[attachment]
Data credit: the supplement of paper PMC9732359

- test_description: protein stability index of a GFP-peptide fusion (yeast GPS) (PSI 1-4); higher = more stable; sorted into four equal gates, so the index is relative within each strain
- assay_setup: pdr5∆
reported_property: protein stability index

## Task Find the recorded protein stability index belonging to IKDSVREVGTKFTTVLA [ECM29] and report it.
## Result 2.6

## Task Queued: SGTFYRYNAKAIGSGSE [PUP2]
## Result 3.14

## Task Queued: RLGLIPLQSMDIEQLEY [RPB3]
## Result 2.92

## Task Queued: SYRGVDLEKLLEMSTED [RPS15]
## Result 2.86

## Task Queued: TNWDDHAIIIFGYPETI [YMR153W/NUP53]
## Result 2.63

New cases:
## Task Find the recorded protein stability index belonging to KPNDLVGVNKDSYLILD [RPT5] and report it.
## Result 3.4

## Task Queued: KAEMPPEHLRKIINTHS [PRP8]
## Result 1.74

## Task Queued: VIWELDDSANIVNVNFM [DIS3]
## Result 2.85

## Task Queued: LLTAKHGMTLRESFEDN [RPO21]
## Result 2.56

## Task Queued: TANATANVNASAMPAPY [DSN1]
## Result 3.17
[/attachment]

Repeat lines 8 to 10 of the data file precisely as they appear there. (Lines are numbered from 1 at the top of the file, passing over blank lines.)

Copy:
## Result 3.14

## Task Queued: RLGLIPLQSMDIEQLEY [RPB3]
## Result 2.92